Koalas are amazing creatures, native to Australia with fascinating habits and interesting lifestyle. Koalas are found in eucalypt forests around the Eastern and South Eastern coast of Australia. They are not only adorable as adults, but just imagine how cute they are as babies. All marsupial babies are called joeys; kangaroos, wallabies, wombats, tasmanian devils, possums and bilbies. The name ‘joey’ was first recorded in use in 1839 for baby marsupials, but the meaning or origin is unknown. https://en.wikipedia.org/wiki/Koala
Koala joeys are born high up the eucalypt trees as tiny naked creatures looking nothing like a koala; they move straight into the pouch of their mother, attach themselves inside to develop eyes, legs and fur and only appear again when they are about 6 months old leaving the pouch in short intervals. By the age of 8 to 9 months they are too large to get back into the pouch. That is when they start spending time on their mother’s belly or back getting trapped in her fur. Koala joeys eat ‘pap’ - before eating eucalyptus leaves - a special substance produced by their mother that acts like a probiotic. It contains gut flora that the joey needs to process eucalypt leaves, which is the only food koalas eat.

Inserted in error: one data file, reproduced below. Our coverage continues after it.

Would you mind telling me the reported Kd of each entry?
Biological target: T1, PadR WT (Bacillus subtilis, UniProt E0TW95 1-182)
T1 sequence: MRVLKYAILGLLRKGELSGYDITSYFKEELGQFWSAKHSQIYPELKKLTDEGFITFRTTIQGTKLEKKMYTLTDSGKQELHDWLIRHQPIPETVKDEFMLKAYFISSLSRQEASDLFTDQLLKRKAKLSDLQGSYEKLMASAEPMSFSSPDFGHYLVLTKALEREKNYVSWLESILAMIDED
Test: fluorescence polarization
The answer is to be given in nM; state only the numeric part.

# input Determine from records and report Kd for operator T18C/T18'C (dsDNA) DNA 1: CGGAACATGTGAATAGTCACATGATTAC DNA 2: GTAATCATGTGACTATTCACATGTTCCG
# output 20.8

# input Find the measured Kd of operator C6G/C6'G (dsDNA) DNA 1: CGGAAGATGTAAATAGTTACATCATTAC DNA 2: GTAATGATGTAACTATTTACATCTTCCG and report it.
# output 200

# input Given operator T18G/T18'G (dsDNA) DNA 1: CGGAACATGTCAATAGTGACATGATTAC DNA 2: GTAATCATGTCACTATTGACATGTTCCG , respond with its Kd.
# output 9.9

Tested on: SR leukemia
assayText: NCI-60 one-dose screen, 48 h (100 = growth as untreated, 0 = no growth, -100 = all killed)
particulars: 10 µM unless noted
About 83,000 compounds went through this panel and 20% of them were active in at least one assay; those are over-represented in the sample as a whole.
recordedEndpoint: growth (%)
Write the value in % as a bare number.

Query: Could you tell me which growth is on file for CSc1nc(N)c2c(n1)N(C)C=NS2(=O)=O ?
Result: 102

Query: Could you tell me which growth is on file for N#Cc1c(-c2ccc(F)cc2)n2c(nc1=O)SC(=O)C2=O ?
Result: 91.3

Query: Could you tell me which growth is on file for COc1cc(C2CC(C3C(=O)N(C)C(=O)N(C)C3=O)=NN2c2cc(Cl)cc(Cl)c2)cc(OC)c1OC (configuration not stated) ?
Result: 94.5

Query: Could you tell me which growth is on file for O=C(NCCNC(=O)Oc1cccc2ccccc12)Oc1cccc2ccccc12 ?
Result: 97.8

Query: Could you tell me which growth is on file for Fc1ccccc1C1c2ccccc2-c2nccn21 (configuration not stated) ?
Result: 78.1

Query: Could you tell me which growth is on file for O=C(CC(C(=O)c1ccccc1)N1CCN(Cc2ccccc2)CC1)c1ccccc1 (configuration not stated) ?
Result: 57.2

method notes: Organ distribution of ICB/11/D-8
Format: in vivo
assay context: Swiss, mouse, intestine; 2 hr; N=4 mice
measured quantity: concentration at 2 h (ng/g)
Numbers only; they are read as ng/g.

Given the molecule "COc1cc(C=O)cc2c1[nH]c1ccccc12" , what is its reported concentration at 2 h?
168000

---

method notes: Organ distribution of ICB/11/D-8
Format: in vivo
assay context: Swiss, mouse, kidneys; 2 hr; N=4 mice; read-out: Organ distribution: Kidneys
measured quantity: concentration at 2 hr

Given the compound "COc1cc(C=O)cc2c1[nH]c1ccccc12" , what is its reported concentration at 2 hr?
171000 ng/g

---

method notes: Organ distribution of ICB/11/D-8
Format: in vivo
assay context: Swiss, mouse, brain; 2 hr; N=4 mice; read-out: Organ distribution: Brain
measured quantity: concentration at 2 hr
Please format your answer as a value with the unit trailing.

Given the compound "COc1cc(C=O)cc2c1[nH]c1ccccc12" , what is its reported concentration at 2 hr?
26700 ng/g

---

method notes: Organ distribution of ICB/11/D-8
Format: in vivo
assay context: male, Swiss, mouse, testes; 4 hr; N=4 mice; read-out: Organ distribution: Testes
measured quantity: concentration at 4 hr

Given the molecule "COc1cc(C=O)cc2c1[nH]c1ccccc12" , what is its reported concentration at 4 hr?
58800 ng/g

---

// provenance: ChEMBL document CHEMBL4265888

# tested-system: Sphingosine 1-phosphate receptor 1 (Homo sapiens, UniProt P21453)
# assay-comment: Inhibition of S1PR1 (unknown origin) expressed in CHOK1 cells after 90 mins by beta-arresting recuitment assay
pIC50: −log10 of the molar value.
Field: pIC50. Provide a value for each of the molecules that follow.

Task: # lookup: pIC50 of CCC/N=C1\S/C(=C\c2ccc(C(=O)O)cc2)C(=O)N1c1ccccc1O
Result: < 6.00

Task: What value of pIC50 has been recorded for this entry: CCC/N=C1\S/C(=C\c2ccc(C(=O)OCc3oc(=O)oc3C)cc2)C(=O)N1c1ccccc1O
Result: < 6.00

The breeding season for koalas is approximately from August to February with increased movement of them for mating with much louder sound levels of the male koala bellow. When a female koala is ready to breed she will call out to a male by letting out a loud snorting bellow. At that time the young from the previous year leave their mother and disperse but making sure they stay close.
In the wild and also in captivity, koalas can live up to 15 years of age. They are sexually mature when they are two years old and females have the ability to bear over 10 joeys in their lifetime.
(A tribute to a special koala, which lived in the sanctuary of one of our contributors in an earlier blog: https://www.enviroblog.net/blog/a-tribute-to-a-wonderful-koala-named-mist)
The majority of wild koalas are found on private properties and as the result there is no formal protection of this habitat, but dedicated people and wildlife carers provide a natural home for koalas and other wildlife in sanctuaries, nature reserves or - as in our case - in the backyard of our office, where I was lucky to watch a joey move trees.
🎥 (3:41) KoalaGardens NSW, Australia, published 25 July 2018
Koala “Maxine” producing pap for her joey
Pap is necessary for joey to begin eating leaves and it is obvious that Maxine is now producing this for her joey as we watch her moving about in some younger trees.
Australia Zoo 2019 (viewed 07.02.2019)
KoalaGardens NSW, Australia (viewed 07.02.2019)